Photo: Jeffrey Greenberg/UIG via Getty Images

Young people have more medical debt than older people, even though they tend to spend much less on health care, according to a new study published in Health Affairs.

By the numbers: About 16% of consumers have an unpaid medical bill, the study says, adding up to roughly $81 billion. Most of those individual bills were for less than $600.

Screenshot via Health Affairs

The big picture: "Medical debt," in this case, means an unpaid medical bill that has been referred to a collection agency. The top-line finding here is that people without health insurance are more likely to have outstanding medical bills.

  • There's a direct correlation: The number of people with medical debt, and the size of that debt, were both bigger in areas with more uninsured people.
  • Lower-income households also have more medical debt, as do younger people — two other factors that correlate with how likely you are to have insurance.
  • You can see in the chart above that medical debt all but disappears after age 65, when Medicare kicks in, even though seniors rack up the most health care bills overall.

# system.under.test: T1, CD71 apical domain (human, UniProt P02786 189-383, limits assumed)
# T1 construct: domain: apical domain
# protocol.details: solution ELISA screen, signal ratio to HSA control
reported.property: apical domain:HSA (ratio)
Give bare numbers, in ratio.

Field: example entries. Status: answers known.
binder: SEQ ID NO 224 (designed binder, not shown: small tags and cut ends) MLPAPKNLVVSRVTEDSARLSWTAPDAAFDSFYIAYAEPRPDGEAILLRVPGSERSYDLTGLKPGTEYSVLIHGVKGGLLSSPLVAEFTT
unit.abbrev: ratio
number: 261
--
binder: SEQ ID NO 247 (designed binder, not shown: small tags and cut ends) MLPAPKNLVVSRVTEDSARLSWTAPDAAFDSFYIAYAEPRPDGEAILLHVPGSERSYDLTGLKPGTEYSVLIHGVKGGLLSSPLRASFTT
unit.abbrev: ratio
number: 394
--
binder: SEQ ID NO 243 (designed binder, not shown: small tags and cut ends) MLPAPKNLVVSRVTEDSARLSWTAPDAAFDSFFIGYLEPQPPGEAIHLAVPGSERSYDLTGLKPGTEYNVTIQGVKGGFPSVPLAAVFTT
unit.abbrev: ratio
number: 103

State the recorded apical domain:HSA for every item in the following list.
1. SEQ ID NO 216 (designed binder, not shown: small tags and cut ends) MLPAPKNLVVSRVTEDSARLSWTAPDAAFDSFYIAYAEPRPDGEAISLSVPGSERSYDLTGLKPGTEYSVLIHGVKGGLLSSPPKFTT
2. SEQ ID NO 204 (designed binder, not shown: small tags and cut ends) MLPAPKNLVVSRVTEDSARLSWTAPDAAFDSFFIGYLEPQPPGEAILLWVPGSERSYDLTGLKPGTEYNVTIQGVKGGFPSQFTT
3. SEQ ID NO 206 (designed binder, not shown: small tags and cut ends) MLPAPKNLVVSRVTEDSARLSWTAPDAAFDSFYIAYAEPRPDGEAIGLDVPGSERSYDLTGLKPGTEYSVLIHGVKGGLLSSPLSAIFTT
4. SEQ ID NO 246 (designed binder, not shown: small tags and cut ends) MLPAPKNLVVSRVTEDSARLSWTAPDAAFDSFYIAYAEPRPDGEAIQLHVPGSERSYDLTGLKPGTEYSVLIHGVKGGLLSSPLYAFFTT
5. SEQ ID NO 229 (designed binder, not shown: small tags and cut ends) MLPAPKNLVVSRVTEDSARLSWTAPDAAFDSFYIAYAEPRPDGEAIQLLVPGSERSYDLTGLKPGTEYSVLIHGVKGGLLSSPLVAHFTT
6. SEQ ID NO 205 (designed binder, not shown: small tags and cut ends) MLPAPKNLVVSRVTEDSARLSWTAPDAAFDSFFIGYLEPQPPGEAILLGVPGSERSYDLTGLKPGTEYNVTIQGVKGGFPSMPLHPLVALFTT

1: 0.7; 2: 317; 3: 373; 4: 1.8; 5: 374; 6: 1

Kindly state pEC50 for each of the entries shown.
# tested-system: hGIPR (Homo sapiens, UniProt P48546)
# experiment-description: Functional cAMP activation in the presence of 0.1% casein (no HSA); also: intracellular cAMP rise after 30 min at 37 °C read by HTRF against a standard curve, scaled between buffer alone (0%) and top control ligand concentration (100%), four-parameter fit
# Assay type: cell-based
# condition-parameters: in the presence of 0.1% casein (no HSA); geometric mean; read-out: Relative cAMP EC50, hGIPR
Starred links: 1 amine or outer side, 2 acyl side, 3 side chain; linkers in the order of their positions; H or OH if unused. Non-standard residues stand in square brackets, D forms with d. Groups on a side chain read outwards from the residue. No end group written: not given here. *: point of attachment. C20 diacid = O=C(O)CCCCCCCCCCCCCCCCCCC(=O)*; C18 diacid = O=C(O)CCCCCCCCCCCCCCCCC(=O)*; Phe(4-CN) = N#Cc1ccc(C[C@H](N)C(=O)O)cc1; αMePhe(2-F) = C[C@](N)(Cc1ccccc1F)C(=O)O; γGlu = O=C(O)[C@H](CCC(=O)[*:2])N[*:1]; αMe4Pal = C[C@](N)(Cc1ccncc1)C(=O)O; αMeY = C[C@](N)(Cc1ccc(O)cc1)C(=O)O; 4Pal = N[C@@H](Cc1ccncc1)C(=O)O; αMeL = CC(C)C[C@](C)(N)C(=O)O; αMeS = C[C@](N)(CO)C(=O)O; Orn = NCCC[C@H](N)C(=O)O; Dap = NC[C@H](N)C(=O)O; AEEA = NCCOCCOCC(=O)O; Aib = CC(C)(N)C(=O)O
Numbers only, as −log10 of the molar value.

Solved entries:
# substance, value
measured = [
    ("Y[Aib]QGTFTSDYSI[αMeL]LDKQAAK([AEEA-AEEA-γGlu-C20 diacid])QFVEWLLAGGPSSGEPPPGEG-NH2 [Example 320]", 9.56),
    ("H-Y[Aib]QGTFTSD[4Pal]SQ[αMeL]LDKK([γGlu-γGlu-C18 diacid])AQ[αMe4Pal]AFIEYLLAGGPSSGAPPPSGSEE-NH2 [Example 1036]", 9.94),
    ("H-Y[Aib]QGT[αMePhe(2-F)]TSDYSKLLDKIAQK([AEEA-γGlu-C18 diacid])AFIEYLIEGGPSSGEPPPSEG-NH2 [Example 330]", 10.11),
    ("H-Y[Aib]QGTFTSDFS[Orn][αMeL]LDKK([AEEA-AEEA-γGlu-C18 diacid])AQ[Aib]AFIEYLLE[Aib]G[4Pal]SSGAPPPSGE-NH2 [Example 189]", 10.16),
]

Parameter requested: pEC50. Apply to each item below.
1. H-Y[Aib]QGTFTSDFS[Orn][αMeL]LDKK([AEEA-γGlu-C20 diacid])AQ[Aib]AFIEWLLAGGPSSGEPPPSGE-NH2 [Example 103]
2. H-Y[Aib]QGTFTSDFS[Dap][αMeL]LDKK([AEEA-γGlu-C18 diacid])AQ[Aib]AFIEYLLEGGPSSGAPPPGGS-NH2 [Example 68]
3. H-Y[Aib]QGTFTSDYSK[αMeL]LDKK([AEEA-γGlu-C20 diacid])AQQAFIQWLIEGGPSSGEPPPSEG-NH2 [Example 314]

But insurance isn't a failsafe. Because most unpaid bills aren't catastrophically large, they're well within many people's deductibles. So, younger or lower-income people with high-deductible plans could still have to face a collection agency if they need to use their coverage.

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In her first sit-down interview since being named Joe Biden's running mate, Sen. Kamala Harris talked about what she'll do to fight for women if elected VP, and how the Democrats are thinking about voter turnout strategies ahead of November.

What they're saying: "In a Biden-Harris administration women are going to be a priority, understanding that women have many priorities and all of them must be acknowledged," Harris told The 19th*'s Errin Haines-Whack.